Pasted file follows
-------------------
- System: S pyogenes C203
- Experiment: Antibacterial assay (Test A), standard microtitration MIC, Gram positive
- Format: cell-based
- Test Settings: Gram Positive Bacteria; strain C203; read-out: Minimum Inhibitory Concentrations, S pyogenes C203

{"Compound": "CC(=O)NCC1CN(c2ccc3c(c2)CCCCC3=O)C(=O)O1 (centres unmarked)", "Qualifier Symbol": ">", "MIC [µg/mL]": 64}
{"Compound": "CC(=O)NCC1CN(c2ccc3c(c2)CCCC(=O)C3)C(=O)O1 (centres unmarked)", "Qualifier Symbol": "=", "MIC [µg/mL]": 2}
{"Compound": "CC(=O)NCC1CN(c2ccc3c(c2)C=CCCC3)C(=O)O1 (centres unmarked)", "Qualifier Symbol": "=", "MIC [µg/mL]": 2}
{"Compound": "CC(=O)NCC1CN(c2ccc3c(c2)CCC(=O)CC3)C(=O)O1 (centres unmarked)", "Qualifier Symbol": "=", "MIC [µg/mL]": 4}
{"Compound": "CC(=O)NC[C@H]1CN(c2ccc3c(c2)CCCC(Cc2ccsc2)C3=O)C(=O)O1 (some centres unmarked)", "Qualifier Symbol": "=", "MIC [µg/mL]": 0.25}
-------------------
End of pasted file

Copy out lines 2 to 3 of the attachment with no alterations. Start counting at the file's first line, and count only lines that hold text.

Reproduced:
- Experiment: Antibacterial assay (Test A), standard microtitration MIC, Gram positive
- Format: cell-based